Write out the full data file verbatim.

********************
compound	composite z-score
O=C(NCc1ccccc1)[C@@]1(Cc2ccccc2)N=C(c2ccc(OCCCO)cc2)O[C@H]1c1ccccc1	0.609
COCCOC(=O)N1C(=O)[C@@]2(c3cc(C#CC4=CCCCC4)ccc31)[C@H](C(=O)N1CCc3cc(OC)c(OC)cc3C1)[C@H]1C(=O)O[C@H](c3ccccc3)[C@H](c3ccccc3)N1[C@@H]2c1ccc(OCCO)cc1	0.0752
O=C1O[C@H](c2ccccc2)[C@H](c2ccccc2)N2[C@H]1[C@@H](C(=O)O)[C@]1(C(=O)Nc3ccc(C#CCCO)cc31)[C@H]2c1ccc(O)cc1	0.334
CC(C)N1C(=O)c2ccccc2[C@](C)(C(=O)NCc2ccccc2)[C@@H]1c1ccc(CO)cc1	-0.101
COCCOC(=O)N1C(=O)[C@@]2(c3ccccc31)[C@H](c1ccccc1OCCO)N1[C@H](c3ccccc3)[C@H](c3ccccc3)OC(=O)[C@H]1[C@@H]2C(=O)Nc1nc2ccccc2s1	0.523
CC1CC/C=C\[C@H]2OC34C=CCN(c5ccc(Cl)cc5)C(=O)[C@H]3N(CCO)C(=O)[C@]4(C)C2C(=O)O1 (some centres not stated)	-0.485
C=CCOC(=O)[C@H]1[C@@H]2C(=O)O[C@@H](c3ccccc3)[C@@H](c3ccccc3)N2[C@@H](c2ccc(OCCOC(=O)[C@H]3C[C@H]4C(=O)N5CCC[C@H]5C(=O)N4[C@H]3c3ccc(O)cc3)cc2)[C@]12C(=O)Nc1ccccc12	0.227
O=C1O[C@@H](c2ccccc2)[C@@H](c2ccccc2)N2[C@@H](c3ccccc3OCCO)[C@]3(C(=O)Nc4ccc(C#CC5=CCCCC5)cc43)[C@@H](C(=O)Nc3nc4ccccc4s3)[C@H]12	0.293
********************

compound	composite z-score
O=C(NCc1ccccc1)[C@@]1(Cc2ccccc2)N=C(c2ccc(OCCCO)cc2)O[C@H]1c1ccccc1	0.609
COCCOC(=O)N1C(=O)[C@@]2(c3cc(C#CC4=CCCCC4)ccc31)[C@H](C(=O)N1CCc3cc(OC)c(OC)cc3C1)[C@H]1C(=O)O[C@H](c3ccccc3)[C@H](c3ccccc3)N1[C@@H]2c1ccc(OCCO)cc1	0.0752
O=C1O[C@H](c2ccccc2)[C@H](c2ccccc2)N2[C@H]1[C@@H](C(=O)O)[C@]1(C(=O)Nc3ccc(C#CCCO)cc31)[C@H]2c1ccc(O)cc1	0.334
CC(C)N1C(=O)c2ccccc2[C@](C)(C(=O)NCc2ccccc2)[C@@H]1c1ccc(CO)cc1	-0.101
COCCOC(=O)N1C(=O)[C@@]2(c3ccccc31)[C@H](c1ccccc1OCCO)N1[C@H](c3ccccc3)[C@H](c3ccccc3)OC(=O)[C@H]1[C@@H]2C(=O)Nc1nc2ccccc2s1	0.523
CC1CC/C=C\[C@H]2OC34C=CCN(c5ccc(Cl)cc5)C(=O)[C@H]3N(CCO)C(=O)[C@]4(C)C2C(=O)O1 (some centres not stated)	-0.485
C=CCOC(=O)[C@H]1[C@@H]2C(=O)O[C@@H](c3ccccc3)[C@@H](c3ccccc3)N2[C@@H](c2ccc(OCCOC(=O)[C@H]3C[C@H]4C(=O)N5CCC[C@H]5C(=O)N4[C@H]3c3ccc(O)cc3)cc2)[C@]12C(=O)Nc1ccccc12	0.227
O=C1O[C@@H](c2ccccc2)[C@@H](c2ccccc2)N2[C@@H](c3ccccc3OCCO)[C@]3(C(=O)Nc4ccc(C#CC5=CCCCC5)cc43)[C@@H](C(=O)Nc3nc4ccccc4s3)[C@H]12	0.293